As I remembered from an earlier download the provided contact list contains the name, current role and date of connecting, but no links to the corresponding profiles. That renders the list of names more or less useless, if you would actually want to take your data and move on. However, going to the overview of my network on the LinkedIn site I can get my entire network shown in a single list. This overview used to be paginated, but now the network page is an endless scroll. It takes a bit of scrolling to go to the bottom of the list of a few thousand connections but then I had all my connections shown on a single page. Having saved that html file I can now strip out the links to profiles and add them to the list of connections in the data download. How I can make all that downloaded material useful as input for a personal CRM system is still an open but interesting question.

Lukas Rosenstock posted a write-up of a group discussing their personal CRM routines he organised. A little over a year ago I was impressed with how Rick Klau (an old blogging connection) described his ‘homebrew CRM‘.

Lukas mentioned there were three groups in his conversation, one using specialised tools, one group using no digital tools, and one group using more general tools (“like Roam, Notion or Airtable“). I’m definitely one of the latter.

After reading Rick’s posting a year ago I parked it for a while, but when I adopted Obsidian for note taking, after a while I also started using it for some light weight CRM notes. Unlike Rick I haven’t added any process or automation, but I did start creating CRM notes so that something like it might become possible over time.

What I started with is making notes about people I encounter.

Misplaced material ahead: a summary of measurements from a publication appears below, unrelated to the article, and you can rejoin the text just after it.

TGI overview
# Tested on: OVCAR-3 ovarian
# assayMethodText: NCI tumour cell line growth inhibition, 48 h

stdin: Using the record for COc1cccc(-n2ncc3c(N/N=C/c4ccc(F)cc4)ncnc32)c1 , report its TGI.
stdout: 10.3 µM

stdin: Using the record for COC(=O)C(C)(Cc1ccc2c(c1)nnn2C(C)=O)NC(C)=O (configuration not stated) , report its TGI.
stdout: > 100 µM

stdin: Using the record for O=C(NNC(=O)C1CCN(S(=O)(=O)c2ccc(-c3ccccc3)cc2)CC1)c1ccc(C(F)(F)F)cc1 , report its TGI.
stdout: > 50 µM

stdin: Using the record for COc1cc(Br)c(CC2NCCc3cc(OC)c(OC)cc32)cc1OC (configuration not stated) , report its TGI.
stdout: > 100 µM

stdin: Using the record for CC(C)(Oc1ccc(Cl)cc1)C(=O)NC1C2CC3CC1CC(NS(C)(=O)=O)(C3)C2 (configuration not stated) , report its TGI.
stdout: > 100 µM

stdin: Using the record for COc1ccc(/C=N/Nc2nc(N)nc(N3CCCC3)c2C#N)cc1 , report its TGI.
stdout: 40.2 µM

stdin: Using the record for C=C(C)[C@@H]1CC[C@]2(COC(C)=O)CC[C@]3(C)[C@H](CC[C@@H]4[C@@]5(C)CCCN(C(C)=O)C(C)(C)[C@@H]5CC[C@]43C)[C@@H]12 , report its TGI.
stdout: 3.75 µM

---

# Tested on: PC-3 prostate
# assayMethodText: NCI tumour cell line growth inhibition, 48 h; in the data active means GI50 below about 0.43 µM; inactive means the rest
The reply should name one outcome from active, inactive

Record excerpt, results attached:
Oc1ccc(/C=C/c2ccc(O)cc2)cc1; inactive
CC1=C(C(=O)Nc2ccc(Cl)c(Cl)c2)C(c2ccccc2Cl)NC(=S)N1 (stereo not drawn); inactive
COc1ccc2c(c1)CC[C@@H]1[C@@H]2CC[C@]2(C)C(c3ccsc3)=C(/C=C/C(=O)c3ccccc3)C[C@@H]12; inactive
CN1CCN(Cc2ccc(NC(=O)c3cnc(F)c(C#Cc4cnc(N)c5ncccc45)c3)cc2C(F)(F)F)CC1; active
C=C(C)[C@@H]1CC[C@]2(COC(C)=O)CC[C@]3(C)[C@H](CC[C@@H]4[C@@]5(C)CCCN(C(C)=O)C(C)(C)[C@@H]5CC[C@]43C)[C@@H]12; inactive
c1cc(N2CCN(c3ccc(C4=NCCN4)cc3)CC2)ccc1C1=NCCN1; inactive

LinkedIn has one glaring hole in its functionality and that is allowing me to add something about the context of when I met someone. After using LinkedIn for 16 years I now sometimes come across a LinkedIn contact and then don’t remember how or why we connected. LinkedIn by now does show when you connected, allowing me to browse through someone’s CV to see what that person did when we connected and try to remember the context of that connection. Xing, mostly used in German speaking countries, had this from the start including a field for a few notes on when / how you met someone. That has proved valuable. [UPDATE In the comments Aad points out such a feature has been present at some point. Online search suggests it was introduced in 2013/4 with LinkedIn Contacts, and became a premium-only feature from 2017. By 2013 I had some 2k contacts, 10 years worth of interaction, where such contextual info was missing, and I use the free version, so the general point stands, even if factually not correct since 2013]

Back when I used a wiki on my laptop for notes, I also kept CRM style notes in it, especially 2004-2008. The useful bit was that I could link to a person’s page in the various notes I made about meetings, events etc. That ‘backlinking’ overview in itself was a great way of adding contextual info.

With Obsidian and the use of simple text files in markdown I have that back, and actually in a better way than in that wiki of old. Because those text files can be approached by a wide variety of software tools, not just Obsidian.
I’m not attempting to be complete in these CRM notes, I grow them the same way as I grow the other type of notes: when I encounter someone new I make note of it. Especially when I don’t know someone yet, or don’t have a strong connection to someone I make those notes. Not so much of people that I’m already connected to like colleagues. I’ve started a few new projects in the past few months, which is always a moment when you encounter a lot of new people in a new context. So those I’ve made notes for, as it helps understand a new client organisation, relevant stakeholders and context. For now backlinking in meeting and project notes is the way for adding a record of interaction.